These fallacies often get played out in intimate sexual situations. For example, the person who fears losing control, so he rather pleasure his partner without fully receiving pleasure back. Or the partner who avoids vulnerability during sex and doesn’t advocate for what she really likes. Internal locus of control causes us to be mindful lovers, but can also take us down a rabbit hole of assuming too much responsibility over the other person’s pleasure. An external locus of control can lead us to be more experimental (since we are victims of fate either way) but also complacent. Before we know it, we avoid feeling vulnerable at all costs and feel helpless when it comes to our intimate lives.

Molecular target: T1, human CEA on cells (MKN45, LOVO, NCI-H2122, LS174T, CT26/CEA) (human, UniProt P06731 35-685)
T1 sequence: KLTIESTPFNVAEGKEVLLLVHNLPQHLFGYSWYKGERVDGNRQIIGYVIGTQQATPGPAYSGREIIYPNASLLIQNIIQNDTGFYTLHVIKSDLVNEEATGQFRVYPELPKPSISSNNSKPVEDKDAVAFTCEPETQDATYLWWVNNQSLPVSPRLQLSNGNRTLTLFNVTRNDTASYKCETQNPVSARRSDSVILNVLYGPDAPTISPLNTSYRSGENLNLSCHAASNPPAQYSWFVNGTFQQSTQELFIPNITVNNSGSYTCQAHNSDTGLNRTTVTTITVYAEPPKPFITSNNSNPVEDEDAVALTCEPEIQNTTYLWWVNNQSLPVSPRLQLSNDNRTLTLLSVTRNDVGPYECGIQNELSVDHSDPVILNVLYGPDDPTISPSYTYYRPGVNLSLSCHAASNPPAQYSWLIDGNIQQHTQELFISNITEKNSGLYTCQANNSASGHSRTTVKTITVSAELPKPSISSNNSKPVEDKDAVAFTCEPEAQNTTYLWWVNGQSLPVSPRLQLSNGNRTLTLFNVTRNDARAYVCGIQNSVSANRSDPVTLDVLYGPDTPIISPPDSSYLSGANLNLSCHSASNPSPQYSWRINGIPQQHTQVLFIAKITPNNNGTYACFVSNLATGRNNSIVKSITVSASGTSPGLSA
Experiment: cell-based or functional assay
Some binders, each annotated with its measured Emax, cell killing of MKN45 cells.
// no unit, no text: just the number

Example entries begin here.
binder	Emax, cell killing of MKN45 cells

Sex therapy and couple’s counseling can help unpack these fallacies and address how to cultivate a healthy balance of taking and ceding control. Intimacy is a delicate balance of feeling safe and also playful at the same time. Learning to embrace both of those concepts, which is tough, can go a long way in developing healthy sexual relationships.
Anxiety around sex can be debilitating and prevent you from having a fun, pleasurable time. If anxiety is inhibiting you from enjoying intimacy and sex, consider sex therapy. It can really help you develop coping skills and learn more about how to embrace your sexuality. According to Maslow’s hierarchy of needs, sex is a basic human need and is just as important as food or shelter! Here is a great article that suggests some ways to cope.